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Children in care and immigration

When dealing with children with care and immigration issues, both the Family Court and the Immigration Tribunal must act in the child’s best interests.

13 May 2019

This article is taken from May's public matters newsletter. Click here to view more articles from this issue.

When dealing with children with care and immigration issues, both the Family Court and the Immigration Tribunal must act in the child’s best interests. Often the two may come into conflict if the child in question is tied to its parent’s immigration matters.  

Case law suggests that the immigration matters will trump the family issues, often resulting in the Family Court awaiting a decision from the Home Office before dealing with the Family proceedings. 

This article provides an overview of what happens when a child with immigration issues is in the care of a local authority. Often a local authority can have difficulty justifying funding for a child that is not a UK citizen. 

How do children with immigration issues end up in local authority care?

Essentially, for the same reasons as any other children in England and Wales:

  • General duty to safeguard and promote welfare - Section 17 (Children Act 1989)

The same rules apply when taking a child into the care of the local authority: 

  • By Section 20 agreement (Children Act 1989)
  • Section 31 (Children Act 1989)
  • Unaccompanied children placed into the care of the local authority by the Home Office (National Transfer Scheme).

The child then becomes a ‘looked after child’.

Entitlements as a looked after child

Section 22(3) Children Act 1989 and Care Planning, Placement and Case Review Regulations 2010 set out the entitlements of any child (including one with immigration issues) as a ‘looked after child’.  The legislation assigns the local authority as the Corporate Parent.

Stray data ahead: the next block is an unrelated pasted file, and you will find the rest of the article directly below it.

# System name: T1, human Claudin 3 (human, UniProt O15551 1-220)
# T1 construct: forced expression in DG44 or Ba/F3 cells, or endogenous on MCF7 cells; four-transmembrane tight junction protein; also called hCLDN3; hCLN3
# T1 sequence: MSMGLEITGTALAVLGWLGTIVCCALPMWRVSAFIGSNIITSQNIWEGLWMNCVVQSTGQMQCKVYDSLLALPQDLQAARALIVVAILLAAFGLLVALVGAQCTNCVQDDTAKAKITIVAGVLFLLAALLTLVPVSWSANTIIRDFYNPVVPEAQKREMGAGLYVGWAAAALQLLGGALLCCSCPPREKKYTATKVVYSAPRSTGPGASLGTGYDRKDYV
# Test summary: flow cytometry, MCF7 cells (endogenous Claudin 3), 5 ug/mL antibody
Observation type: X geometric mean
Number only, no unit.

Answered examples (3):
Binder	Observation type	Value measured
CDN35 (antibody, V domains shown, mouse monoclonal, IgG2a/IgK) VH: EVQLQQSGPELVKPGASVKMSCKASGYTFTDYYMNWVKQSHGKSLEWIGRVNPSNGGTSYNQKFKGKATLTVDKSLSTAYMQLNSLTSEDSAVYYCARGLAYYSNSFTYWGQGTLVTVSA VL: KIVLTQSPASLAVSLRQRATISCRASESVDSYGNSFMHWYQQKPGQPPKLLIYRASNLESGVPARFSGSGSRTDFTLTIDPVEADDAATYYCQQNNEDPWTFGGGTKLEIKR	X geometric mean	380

The local authority must prepare a care plan to consider:

1. The long-term plan for the child’s upbringing

2. Arrange for the following:

  • health (Regulation 7 Care Planning, Placement and Case Review Regulations)
  • education and training
  • emotional and behavioural development
  • identity, having regard to the claimant’s religion and culture
  • family and social relationships
  • social presentation.

3. Self-care skills.

Healthcare for a looked after child

Anyone can register with a local GP and can access primary care as set out in the NHS entitlements: migrant health guide.

Automatic qualification for NHS health costs are provided to:

  • Under 16-year-olds
  • Under 19 and in full-time education
  • Automatic qualification for NHS health costs for:
    • women who are pregnant or who have had a baby in the previous 12 months and have a valid maternity exemption
    • in receipt of benefits (such as income support)
    • asylum seekers
    • NHS Low Income Scheme.

Education and training

Any child of compulsory school age should be provided with suitable full-time education regardless of their status. See Schools admissions: applications from overseas children guide

It can become more complicated for over 16s accessing further education. See Funding guidance for young people 2017 to 2018.

Higher education

The case of Kebede v Newcastle City Council [2013] EWCA Civ 960 related to two brothers who had illegally entered the country and were abandoned by their parents. They were taken into the care of the local authority and later sought to attend university. The issue of time-limited discretionary leave to remain arose, but it was nonetheless found that the local authority had a duty of care to former looked after children to provide relevant child assistance, access to welfare and educational needs as they required.